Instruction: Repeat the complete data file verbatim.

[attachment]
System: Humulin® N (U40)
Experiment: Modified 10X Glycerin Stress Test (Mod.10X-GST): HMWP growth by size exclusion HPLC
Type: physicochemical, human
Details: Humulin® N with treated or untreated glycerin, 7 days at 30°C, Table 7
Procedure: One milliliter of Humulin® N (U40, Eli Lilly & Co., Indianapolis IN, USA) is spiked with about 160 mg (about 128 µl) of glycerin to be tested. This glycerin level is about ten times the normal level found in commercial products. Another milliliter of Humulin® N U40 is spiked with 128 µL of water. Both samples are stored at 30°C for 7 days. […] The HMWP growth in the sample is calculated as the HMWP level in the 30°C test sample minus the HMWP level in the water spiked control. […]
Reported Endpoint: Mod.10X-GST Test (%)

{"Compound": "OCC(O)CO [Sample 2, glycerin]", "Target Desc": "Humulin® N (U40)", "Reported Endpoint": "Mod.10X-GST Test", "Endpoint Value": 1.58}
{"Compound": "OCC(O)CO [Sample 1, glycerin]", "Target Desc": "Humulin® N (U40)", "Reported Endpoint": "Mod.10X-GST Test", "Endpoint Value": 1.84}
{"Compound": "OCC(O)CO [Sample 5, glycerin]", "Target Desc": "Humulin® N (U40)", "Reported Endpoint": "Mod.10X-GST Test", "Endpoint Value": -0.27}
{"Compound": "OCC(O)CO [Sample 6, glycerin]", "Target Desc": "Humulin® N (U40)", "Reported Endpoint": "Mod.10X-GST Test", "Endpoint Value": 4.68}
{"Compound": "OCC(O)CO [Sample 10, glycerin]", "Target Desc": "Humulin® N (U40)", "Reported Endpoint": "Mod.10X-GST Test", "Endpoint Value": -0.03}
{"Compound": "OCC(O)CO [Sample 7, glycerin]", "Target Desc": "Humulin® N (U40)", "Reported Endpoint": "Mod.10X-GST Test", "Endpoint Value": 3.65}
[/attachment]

System: Humulin® N (U40)
Experiment: Modified 10X Glycerin Stress Test (Mod.10X-GST): HMWP growth by size exclusion HPLC
Type: physicochemical, human
Details: Humulin® N with treated or untreated glycerin, 7 days at 30°C, Table 7
Procedure: One milliliter of Humulin® N (U40, Eli Lilly & Co., Indianapolis IN, USA) is spiked with about 160 mg (about 128 µl) of glycerin to be tested. This glycerin level is about ten times the normal level found in commercial products. Another milliliter of Humulin® N U40 is spiked with 128 µL of water. Both samples are stored at 30°C for 7 days. […] The HMWP growth in the sample is calculated as the HMWP level in the 30°C test sample minus the HMWP level in the water spiked control. […]
Reported Endpoint: Mod.10X-GST Test (%)

{"Compound": "OCC(O)CO [Sample 2, glycerin]", "Target Desc": "Humulin® N (U40)", "Reported Endpoint": "Mod.10X-GST Test", "Endpoint Value": 1.58}
{"Compound": "OCC(O)CO [Sample 1, glycerin]", "Target Desc": "Humulin® N (U40)", "Reported Endpoint": "Mod.10X-GST Test", "Endpoint Value": 1.84}
{"Compound": "OCC(O)CO [Sample 5, glycerin]", "Target Desc": "Humulin® N (U40)", "Reported Endpoint": "Mod.10X-GST Test", "Endpoint Value": -0.27}
{"Compound": "OCC(O)CO [Sample 6, glycerin]", "Target Desc": "Humulin® N (U40)", "Reported Endpoint": "Mod.10X-GST Test", "Endpoint Value": 4.68}
{"Compound": "OCC(O)CO [Sample 10, glycerin]", "Target Desc": "Humulin® N (U40)", "Reported Endpoint": "Mod.10X-GST Test", "Endpoint Value": -0.03}
{"Compound": "OCC(O)CO [Sample 7, glycerin]", "Target Desc": "Humulin® N (U40)", "Reported Endpoint": "Mod.10X-GST Test", "Endpoint Value": 3.65}